The word "which" in the original sentence refers only to psychological disturbances, as that is the non-human noun directly before it, and it is these disturbances that may limit the potential of the analgesics to relieve severe pain. So "which" is not wrong in that position. The problem is the word, "their," which actually refers to patients, but cannot do so logically. So A, B, and D are not possible answers. We must clarify the fact that it is the analgesics that cannot relieve pain. The choice is between C and E.
E, however, uses the faulty combination "the potential for relieving," which disqualifies the answer. We use the noun "potential" with "for" before nouns, as in "the potential for growth." However, although gerunds act like nouns, do not use this structure in front of a gerund. Use the infinitive instead: "the potential to grow."
Not easy, but interesting.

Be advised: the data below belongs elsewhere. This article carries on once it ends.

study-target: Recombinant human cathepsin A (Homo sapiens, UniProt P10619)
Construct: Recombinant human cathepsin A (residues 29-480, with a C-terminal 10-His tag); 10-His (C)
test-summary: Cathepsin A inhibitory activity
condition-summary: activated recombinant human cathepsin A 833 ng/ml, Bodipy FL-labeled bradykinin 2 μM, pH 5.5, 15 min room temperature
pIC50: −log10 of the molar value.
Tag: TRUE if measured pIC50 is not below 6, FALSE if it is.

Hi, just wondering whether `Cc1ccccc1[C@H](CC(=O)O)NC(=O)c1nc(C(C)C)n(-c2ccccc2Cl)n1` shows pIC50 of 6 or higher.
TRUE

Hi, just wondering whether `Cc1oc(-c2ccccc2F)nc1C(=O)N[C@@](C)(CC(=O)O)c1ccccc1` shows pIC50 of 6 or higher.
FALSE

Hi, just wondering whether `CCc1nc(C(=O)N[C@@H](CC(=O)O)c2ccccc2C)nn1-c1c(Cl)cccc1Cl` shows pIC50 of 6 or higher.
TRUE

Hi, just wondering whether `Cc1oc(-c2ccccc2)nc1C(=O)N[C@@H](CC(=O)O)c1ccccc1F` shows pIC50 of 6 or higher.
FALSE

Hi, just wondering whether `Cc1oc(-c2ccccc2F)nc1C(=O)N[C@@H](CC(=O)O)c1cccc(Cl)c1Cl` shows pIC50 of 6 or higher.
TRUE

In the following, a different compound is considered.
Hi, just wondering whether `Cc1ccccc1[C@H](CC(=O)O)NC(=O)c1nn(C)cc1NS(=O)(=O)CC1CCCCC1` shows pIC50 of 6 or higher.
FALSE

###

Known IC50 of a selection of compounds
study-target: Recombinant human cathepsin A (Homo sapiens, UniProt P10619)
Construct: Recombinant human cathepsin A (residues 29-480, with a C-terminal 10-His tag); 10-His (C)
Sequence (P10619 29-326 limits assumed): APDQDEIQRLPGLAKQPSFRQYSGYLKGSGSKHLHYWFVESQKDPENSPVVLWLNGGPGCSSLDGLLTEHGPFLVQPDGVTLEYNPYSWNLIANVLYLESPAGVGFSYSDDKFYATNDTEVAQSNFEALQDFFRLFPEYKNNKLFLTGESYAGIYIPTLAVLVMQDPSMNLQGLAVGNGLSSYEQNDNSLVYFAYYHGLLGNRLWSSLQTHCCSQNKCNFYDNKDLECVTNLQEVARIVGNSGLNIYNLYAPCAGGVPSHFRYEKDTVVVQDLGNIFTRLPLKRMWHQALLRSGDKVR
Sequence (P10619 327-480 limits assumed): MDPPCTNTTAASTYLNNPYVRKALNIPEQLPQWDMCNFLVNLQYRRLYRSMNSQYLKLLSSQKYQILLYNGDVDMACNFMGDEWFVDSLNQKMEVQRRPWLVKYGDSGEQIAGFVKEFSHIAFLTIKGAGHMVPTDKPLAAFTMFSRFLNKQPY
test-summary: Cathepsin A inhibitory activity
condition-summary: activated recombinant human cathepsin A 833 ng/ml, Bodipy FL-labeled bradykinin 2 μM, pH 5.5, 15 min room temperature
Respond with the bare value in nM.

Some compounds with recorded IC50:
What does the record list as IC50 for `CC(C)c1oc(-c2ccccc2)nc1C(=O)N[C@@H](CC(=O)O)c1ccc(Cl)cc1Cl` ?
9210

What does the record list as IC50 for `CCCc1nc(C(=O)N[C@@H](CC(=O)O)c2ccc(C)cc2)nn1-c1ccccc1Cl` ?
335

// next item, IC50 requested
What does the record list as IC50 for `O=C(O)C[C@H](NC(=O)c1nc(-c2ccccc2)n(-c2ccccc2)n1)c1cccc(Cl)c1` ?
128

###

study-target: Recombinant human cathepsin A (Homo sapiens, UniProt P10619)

Leanna, Director, http://www.gmaxonline.com

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27 Jul 2006, 07:54
I also believe its C.

But my reason was different that given by leanna. the correct idiom is "potential to relieve"
we can live with "which" but we can not live with wrong idiom.
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27 Jul 2006, 08:37
nice one... I picked E... I don't know the stupid idioms

so is the "potential" always ought to do something? f.e. potential to relieve, potential to destroy, potential to succeed... etc we can't say "she has a potential for success"?

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27 Jul 2006, 08:48
u2lover wrote:
nice one... I picked E... I don't know the stupid idioms

so is the "potential" always ought to do something? f.e. potential to relieve, potential to destroy, potential to succeed... etc we can't say "she has a potential for success"?

"she has a potential for success" Correct?